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A 33-year-old man presented in 2002 with an acute, severe, occipital headache associated with nausea and photophobia, causing him to collapse to the pavement; there was no persisting neurological impairment. He had mild hypertension, hypercholesterolaemia and asthma, but took no regular medication. His initial neurological examination was normal. A CT scan of head was normal but cerebrospinal fluid (CSF) showed xanthochromia, but was otherwise normal. A four-vessel digital subtraction cerebral angiogram was normal. He took nimodipine for 3 weeks and was discharged.
He subsequently developed recurrent left-sided headaches, each lasting hours to days, with backache and dizziness, nausea and photophobia. These varied in frequency and severity but progressed over time, eventually having more days with headache than without. Following a more severe episode, he required hospital admission, with a diagnosis of migraine. In 2008, he developed neck pain with tingling in his left middle finger. An MR scan of cervical spine showed a posterior osteophytic bar with root impingement at C5/6 and C6/7. He obtained temporary relief from a nerve root blockade at both levels but eventually underwent a C5/6/7 anterior cervical decompression and fusion.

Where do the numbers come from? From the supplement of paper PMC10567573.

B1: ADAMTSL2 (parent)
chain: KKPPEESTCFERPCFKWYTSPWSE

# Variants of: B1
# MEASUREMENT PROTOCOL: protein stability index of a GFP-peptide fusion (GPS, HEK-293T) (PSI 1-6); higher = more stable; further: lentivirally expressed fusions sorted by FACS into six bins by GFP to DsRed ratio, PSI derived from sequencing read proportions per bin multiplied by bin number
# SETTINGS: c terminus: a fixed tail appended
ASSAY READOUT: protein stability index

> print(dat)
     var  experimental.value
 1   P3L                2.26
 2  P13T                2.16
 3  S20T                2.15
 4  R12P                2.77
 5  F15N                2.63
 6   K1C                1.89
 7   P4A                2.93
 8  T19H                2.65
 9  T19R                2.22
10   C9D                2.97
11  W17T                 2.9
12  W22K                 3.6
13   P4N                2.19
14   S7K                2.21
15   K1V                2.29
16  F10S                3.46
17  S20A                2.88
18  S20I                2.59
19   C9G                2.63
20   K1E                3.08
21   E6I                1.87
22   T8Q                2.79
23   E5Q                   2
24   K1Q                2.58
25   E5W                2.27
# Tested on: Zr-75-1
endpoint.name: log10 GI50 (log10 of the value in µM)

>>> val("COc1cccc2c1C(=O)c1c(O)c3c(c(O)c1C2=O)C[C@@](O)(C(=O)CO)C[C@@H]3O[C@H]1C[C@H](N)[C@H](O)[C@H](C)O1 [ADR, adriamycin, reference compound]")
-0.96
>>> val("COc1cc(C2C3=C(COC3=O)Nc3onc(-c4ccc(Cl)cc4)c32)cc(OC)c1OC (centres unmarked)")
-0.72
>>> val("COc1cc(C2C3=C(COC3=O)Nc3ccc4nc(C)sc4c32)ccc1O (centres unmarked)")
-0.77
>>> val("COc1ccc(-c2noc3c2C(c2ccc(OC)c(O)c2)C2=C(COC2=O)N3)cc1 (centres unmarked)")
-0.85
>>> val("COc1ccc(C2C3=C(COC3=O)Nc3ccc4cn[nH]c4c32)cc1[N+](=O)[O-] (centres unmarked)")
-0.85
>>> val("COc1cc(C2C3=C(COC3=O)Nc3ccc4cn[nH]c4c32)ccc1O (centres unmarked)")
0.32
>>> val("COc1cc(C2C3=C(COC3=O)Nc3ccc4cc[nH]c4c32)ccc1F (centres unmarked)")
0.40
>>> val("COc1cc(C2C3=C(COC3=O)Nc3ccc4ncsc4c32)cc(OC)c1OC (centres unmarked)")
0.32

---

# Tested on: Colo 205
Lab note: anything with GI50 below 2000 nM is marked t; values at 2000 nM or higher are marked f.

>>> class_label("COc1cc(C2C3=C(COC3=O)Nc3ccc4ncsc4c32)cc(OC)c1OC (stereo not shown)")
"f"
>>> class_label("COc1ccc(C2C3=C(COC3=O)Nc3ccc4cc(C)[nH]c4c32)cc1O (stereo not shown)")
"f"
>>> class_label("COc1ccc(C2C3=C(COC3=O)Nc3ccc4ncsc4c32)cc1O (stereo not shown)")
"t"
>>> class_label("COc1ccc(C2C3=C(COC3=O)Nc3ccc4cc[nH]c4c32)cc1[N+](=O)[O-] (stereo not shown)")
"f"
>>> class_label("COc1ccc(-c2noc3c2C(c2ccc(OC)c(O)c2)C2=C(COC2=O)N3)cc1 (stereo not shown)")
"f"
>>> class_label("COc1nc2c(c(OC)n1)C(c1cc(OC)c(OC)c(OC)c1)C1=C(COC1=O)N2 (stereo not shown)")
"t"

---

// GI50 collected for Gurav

In 2014, he became progressively unsteady and developed a subtle right-hand tremor. One day he woke with severe headache with nausea, vomiting and photophobia, with worsened unsteadiness. On examination there was mild ataxia on tandem gait with scanning dysarthria. CT scan of …
Contributors AJSW cared for the patient and drafted the manuscript. RJEA and EF cared for the patient, supervised the case report and edited the manuscript.
Competing interests None declared.
Patient consent Obtained.
Provenance and peer review Not commissioned; externally peer reviewed. This paper was reviewed by Julian Fearnley, London, UK.